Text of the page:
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Cinematographer Leon Shamroy compiled an extraordinary if not unique record in winning four Academy Awards and 18 Oscar nominations in addition to a vast assortment of other recognitions. He was early associated with the revered travelogue producer Robert J. Flaherty, and spent two years roaming the Far East as cameraman for the Huntingdon Ethnological Expedition. He was deeply concerned with expanding the capacities of the motion picture camera, photographing The Robe, the first CinemaScope film, and was particularly interested in the adventurous use of color. Shamroy was a chairman of the Research Council of the American Society of Cinematographers. He won Academy Awards for Cleopatra, Leave Her To Heaven, Wilson and The Black Swan.[1] Shamroy was widely acclaimed for his stunning contribution to Planet of the Apes, his 60th picture since joining 20th Century Fox in 1938.[2]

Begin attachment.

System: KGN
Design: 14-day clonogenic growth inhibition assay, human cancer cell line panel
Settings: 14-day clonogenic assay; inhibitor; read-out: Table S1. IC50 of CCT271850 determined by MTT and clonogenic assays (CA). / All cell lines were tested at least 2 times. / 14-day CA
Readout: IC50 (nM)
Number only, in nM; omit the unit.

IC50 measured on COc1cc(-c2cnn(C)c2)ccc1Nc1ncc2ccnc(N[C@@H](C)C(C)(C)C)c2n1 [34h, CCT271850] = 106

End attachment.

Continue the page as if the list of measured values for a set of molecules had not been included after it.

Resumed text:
TriviaEdit

  • Apes star Charlton Heston noted, in March 1967, that Fox was assigning Shamroy as cameraman on the movie, a move he deemed to be an "error". He called his agent and "made loud noises about it." Heston later recanted: "I was wrong about Leon. Though he’d been very slow on 'Agony And The Ecstasy', taking much more than the camera's share of each working day, he shot 'Apes' with great creativity and efficiency."[3]

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